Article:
The slide can be self-feeding. Funds are forced to sell holdings if investors take fright and ask for their money back, shedding the good with the bad. Pimco’s Emerging Market Corporate Bond Fund bled $237m in November, and the pain is unlikely to stop as clients discover that 24pc of its portfolio is in Russia.


The Fed has already slashed its bond purchases to zero, withdrawing $85bn of net stimulus each month. It is clearly itching to raise rates for the first time in seven years. This is the reason why the dollar index (DXY) has jumped 12pc since May, smashing through its 30-year downtrend line, a "seismic change" in the words of HSBC.


This time the threat does not come from insolvent states. They have learned the lesson of the late 1990s. Few have dollar debts. But their companies and banks most certainly do, some 70pc of GDP in Russia, for example. This amounts to much the same thing in macro-economic terms.

Private debt morphs into state debt since governments cannot allow key pillars of their economies to collapse. Does anybody believe that the Kremlin can walk away from $50bn of external debt owed by its oil giant Rosneft? Or that the $170bn debt owed by Brazil's Petrobas is a purely private matter? Standard & Poor's says the only reason it has not yet slashed Petrobras to junk is because of implicit state support.


World finance is rotating on its axis, says Stephen Jen, from SLJ Macro Partners. The stronger the US boom, the worse it will be for those countries on the wrong side of the dollar.

"Emerging market currencies could melt down. There have been way too many cumulative capital flows into these markets in the past decade. Nothing they can do will stop potential outflows, as long as the US economy recovers. Will this trend lead to a 1997-1998-like crisis? I am starting to think that this is extremely probable for 2015," he said."


"I’ve gotten a 100 percent raise. Not as a reward for hard work or long-term loyalty to my employer, but as a gift of timing. This windfall isn’t a one-off like a bonus, nor is it evenly spaced like paychecks after a promotion. I get richer at random. Almost every time I visit the ATM, what I take out is a smaller slice of what I make than it was the time before. I’m paid in dollars, but I live in Russia, where the currency is currently collapsing; as the ruble loses value, I effectively get a raise. This week alone, at the time of this writing, my salary’s worth has increased by 20%.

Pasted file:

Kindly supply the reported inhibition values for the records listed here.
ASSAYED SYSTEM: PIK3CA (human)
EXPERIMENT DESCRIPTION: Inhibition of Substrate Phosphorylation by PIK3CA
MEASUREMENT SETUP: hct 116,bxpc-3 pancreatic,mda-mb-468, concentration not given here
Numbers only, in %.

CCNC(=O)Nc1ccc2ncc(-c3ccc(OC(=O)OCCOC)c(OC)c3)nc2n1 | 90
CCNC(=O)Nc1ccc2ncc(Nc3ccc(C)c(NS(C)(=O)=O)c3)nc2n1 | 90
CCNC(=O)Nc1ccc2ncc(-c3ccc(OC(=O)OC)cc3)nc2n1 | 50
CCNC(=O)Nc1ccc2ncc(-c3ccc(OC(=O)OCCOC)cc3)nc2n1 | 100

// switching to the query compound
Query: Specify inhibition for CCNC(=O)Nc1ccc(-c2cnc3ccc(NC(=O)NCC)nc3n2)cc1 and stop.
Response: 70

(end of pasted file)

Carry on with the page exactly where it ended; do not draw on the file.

There is a giddy gambler’s thrill to watching your money gain value for reasons beyond your control. The world becomes your Costco; “gotta stock up on house slippers, they’re so cheap and you never know when you’ll have ten people over and they all need to wear house slippers!” As the ruble’s decline accelerated, my dollar-denominated friends and I looked up exchange rates as frequently as sports fans who can’t not check the score on their phones under the table at a nice restaurant. We texted each other the latest numbers, strategized about the timing of ATM visits and large purchases. (One friend who has held off on extending her gym membership until it runs out this month gloats daily as the currency collapses.) Taxis no longer felt like an indulgence and on more than one occasion, I ordered an extra two entrees for dinner to meet the delivery minimum.


A couple days later, I met up with a group of mainly-expat friends at a bar called Lumberjack, where the waiters have the kind of facial hair favored by Civil War soldiers and wear tight flannel shirts and wool slacks fastened to suspenders. (Moscow is obsessed with Williamsburg.) When the conversation among the expats inevitably turned to the ruble, the group was split into two camps along the lines of the currencies in which our paychecks were denominated. While those of us paid in dollars, euros or pounds lived in a time of bounty, a woman paid in rubles said she wouldn’t be able to leave the house when she went home to America for the holidays, she was so broke. One half of a very cute couple was paid in dollars, while her boyfriend was paid in rubles. One small step in the fight against the gender pay gap?! No, that was the cheap cocktails’ expensive ingredients talking.

The bar was loud, but I felt we ought to be whispering, or not discussing the topic at all. When I first drank at this bar in September, I ordered the Penicillin, a cocktail made with ginger, honey and lemon, blended scotch whisky and Islay single malt scotch. I had first tried it at a bar with not unsimilar decor underneath the BQE. It cost 450 rubles, and my credit card bill reflected this with a charge of $12.60. When I recommended the drink to the expats at the table, it cost $8.54. How can a bar in central Moscow stay in business serving excellent, strong, classic cocktails made with imported liquors? If Lumberjack has yet to raise its prices, yesterday the Penicillin would have cost anywhere from $7.72 to $5.68, depending on the time of day you ordered it.

Gradually companies that import consumer goods to Russia are announcing price increases. The period in which Russia was the cheapest place in the world to buy an iPhone was all too short. Still, prices haven’t kept pace with the ruble’s depreciation. Russians aren’t getting raises and can’t afford to spend more money on the same stuff, and retailers won’t be able to hang onto business if they hike up prices. Yet the experts on the radio promise inflation of 15 or 20% early next year. What will happen when people can’t afford to buy groceries?"